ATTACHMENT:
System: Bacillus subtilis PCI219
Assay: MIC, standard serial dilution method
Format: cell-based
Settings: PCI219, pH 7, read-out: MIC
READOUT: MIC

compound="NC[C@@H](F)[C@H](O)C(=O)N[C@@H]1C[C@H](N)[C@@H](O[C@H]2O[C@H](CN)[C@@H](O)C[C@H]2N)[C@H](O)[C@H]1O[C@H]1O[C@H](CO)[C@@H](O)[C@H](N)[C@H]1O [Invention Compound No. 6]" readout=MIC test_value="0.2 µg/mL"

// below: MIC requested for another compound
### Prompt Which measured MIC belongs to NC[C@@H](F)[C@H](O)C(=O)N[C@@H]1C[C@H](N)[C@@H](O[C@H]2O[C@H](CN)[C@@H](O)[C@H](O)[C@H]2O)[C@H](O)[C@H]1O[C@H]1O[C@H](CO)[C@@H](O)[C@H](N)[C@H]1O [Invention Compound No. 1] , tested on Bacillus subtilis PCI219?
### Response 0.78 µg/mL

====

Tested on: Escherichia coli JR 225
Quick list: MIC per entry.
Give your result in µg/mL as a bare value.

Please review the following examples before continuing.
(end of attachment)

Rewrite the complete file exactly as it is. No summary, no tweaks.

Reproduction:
System: Bacillus subtilis PCI219
Assay: MIC, standard serial dilution method
Format: cell-based
Settings: PCI219, pH 7, read-out: MIC
READOUT: MIC

compound="NC[C@@H](F)[C@H](O)C(=O)N[C@@H]1C[C@H](N)[C@@H](O[C@H]2O[C@H](CN)[C@@H](O)C[C@H]2N)[C@H](O)[C@H]1O[C@H]1O[C@H](CO)[C@@H](O)[C@H](N)[C@H]1O [Invention Compound No. 6]" readout=MIC test_value="0.2 µg/mL"

// below: MIC requested for another compound
### Prompt Which measured MIC belongs to NC[C@@H](F)[C@H](O)C(=O)N[C@@H]1C[C@H](N)[C@@H](O[C@H]2O[C@H](CN)[C@@H](O)[C@H](O)[C@H]2O)[C@H](O)[C@H]1O[C@H]1O[C@H](CO)[C@@H](O)[C@H](N)[C@H]1O [Invention Compound No. 1] , tested on Bacillus subtilis PCI219?
### Response 0.78 µg/mL

====

Tested on: Escherichia coli JR 225
Quick list: MIC per entry.
Give your result in µg/mL as a bare value.

Please review the following examples before continuing.